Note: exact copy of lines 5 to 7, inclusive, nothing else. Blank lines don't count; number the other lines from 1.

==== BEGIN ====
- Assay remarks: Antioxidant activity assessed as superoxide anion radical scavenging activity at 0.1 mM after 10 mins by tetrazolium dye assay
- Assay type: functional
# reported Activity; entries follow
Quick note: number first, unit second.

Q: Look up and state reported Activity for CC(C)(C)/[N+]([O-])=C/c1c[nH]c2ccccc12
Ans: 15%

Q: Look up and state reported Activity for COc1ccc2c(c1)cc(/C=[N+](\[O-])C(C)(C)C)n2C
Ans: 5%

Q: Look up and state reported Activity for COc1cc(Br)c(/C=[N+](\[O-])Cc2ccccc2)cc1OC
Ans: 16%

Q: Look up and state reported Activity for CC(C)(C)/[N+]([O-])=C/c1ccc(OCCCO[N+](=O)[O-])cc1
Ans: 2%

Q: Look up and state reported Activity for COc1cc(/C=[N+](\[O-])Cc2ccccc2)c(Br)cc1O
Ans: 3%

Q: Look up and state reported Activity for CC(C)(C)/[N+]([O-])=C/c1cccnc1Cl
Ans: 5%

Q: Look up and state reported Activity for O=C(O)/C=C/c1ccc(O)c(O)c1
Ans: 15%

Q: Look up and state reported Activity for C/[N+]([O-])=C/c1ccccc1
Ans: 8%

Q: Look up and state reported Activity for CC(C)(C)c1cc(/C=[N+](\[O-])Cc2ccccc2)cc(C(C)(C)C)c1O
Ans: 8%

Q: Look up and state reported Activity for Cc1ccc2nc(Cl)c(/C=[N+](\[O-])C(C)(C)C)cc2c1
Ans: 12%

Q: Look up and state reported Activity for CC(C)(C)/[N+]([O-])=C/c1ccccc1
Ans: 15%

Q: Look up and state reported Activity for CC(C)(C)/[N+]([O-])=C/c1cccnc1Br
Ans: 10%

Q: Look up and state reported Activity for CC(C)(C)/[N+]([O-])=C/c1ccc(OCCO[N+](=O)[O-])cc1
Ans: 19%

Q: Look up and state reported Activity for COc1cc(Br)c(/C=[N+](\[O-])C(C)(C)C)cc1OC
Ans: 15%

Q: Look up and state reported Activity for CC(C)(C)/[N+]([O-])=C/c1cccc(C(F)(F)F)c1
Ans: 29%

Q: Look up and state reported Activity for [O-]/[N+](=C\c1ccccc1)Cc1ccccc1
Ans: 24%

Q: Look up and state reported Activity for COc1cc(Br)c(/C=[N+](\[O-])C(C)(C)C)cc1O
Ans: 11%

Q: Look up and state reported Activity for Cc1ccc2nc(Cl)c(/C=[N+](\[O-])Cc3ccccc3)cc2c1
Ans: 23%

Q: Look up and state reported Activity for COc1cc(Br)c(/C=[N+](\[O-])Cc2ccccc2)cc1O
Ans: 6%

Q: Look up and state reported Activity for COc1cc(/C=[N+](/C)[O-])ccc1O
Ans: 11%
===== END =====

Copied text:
Q: Look up and state reported Activity for CC(C)(C)/[N+]([O-])=C/c1c[nH]c2ccccc12
Ans: 15%

Q: Look up and state reported Activity for COc1ccc2c(c1)cc(/C=[N+](\[O-])C(C)(C)C)n2C